Nuno fears English football will lose a generation of fans and players

‘They will get used to watching a game on the couch’: Nuno Espirito Santo fears English football will lose a generation of fans as they continue to be barred from stadiums

  • The last game to take place in England with a full stadium was back on March 9
  • There appears little prospect of fans being allowed back in anytime soon
  • Nuno Espirito Santo is worried many will have lost the habit of going to games 
  • Wolves boss also believes English football will suffer a lost generation of players 

Nuno Espirito Santo fears English football will suffer a lost generation of fans and players while supporters remain barred from stadiums.

The last game to take place in front of a full crowd in England’s top four divisions was Leicester’s 4-0 win over Aston Villa on March 9, the final game before the leagues were halted due to the coronavirus pandemic.

Although the professional game returned in June and the 2020-21 season has been running since mid-September, there appears little prospect of fans being allowed back into grounds in the near future – and Wolves boss Nuno is worried many will have lost the habit even when they are cleared to return.

Wolves boss Nuno Espirito Santo fears about the future of fans amid the coronavirus pandemic

He said: ‘We are taking a big risk with what is happening. Fans are the most important part of football. I hope our fans come back in the same numbers as before, I really hope so. I don’t want to imagine anything else.

‘Because of the impact the pandemic has had, there are some generations who are now getting into football in a different format. They only see games on the TV and they never feel the atmosphere.

‘If they never learn about what they can experience by going to the stadium, I don’t know if they will go for the first time.

‘And it’s normal [that interest will wane among existing fans]. People get used to different things and day by day they will get used to watching a game sitting on the couch.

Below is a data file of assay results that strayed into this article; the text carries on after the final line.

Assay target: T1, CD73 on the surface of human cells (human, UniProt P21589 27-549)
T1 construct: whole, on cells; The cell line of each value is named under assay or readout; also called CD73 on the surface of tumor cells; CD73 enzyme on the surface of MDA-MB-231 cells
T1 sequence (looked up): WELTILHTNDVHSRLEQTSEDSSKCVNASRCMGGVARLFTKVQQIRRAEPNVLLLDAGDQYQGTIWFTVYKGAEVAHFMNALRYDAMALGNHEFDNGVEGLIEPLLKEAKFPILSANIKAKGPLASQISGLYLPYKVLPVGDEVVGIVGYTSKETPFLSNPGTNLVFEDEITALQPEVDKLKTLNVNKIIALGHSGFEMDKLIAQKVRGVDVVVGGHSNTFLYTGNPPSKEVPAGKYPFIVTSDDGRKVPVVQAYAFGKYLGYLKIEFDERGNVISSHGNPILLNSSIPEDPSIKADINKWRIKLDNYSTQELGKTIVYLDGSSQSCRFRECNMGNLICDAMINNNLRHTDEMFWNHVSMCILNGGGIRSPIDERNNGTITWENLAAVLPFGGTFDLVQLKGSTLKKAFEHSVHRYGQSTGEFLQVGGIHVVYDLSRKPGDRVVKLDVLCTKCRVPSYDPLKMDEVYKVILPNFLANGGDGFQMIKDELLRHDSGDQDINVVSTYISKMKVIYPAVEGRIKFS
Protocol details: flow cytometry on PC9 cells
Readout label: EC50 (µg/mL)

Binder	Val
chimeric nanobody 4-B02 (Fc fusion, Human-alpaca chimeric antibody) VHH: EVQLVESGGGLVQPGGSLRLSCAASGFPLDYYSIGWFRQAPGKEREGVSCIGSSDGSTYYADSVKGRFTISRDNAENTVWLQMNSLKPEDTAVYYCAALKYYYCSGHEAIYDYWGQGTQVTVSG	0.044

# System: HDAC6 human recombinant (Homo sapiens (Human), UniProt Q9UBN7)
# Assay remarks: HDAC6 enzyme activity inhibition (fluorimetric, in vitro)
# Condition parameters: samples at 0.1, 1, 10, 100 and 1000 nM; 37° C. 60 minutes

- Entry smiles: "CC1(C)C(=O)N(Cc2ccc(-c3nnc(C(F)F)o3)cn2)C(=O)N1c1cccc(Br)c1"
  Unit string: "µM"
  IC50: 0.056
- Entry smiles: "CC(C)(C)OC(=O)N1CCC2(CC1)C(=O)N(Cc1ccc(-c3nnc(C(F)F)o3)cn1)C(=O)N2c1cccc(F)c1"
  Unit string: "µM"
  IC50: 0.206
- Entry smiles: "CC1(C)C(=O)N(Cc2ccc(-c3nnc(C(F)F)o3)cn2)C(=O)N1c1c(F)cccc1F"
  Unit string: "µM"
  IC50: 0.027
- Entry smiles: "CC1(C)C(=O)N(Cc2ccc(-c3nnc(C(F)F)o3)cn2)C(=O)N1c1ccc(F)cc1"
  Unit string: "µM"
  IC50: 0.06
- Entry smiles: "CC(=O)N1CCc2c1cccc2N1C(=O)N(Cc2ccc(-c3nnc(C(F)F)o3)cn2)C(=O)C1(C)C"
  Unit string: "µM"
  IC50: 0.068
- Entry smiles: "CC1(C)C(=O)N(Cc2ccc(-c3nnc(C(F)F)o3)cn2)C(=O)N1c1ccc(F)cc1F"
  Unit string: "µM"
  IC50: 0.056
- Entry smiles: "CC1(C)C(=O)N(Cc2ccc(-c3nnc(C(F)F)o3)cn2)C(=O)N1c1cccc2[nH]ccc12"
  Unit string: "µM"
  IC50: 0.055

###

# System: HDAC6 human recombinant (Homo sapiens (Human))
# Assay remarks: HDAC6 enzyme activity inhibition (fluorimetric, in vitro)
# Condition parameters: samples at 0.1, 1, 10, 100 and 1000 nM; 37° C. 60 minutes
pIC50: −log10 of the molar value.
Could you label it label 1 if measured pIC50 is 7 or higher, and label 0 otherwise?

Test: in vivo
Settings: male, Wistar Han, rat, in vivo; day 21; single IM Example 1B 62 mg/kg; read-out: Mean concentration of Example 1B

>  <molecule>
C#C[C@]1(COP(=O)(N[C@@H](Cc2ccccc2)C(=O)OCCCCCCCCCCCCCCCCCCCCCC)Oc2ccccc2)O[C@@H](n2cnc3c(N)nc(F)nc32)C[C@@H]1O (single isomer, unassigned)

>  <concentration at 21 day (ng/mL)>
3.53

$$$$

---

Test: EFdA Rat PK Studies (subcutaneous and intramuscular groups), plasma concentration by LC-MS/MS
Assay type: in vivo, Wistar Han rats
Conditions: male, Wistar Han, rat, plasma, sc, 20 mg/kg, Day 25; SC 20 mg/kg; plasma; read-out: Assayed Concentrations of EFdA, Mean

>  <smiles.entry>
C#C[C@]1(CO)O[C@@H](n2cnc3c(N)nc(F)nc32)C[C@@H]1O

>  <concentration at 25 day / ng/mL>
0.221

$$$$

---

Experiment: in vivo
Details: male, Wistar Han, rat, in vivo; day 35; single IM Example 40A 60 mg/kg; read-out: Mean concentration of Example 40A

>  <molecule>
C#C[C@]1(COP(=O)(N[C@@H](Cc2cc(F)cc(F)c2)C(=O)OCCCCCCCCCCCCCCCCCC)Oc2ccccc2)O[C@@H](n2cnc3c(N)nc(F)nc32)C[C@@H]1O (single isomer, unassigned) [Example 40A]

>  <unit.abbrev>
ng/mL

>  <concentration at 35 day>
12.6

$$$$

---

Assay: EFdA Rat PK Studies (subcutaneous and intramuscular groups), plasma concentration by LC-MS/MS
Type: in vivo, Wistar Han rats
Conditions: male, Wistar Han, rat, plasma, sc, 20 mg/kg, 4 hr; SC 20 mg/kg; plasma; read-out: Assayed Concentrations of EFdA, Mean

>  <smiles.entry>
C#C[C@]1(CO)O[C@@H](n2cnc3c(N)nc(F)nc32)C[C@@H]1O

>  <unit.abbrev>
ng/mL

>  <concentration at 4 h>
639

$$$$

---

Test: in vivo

Matches continue to be played behind closed doors in England’s top four divisions

‘I find these times very confusing. It doesn’t make too much sense. Why are some activities allowed and others not? Why are some countries partially opening the stadiums and others not?

‘These are political decisions and on political decisions, only history will judge. One thing is for sure: we need our fans back in the stadiums as soon as possible.’ 

While professional football was able to resume in the summer, the grassroots game has been hit particularly hard by the pandemic.

The last time a match took place with a full crowd was Leicester’s win vs Aston Villa on March 9

Outdoor sport is currently permitted as long as strict protocols are observed, but many grassroots clubs struggled for survival when they had to close their gates, and may never return to how they were before Covid-19 took hold. Rising infection rates also make these clubs fear they will be required have to shut up shop again, which could spell the end for them.

Nuno added: ‘This moment will have an effect on developing footballers. Players aged 14 or 15, if they can’t always practise daily, this disruption may take them away from the game.

‘Maybe in five years’ time we will see a drop in the number of footballers because of this specific pandemic effect.’

Nuno also fears that the coronavirus crisis will ‘have an effect on developing footballers’




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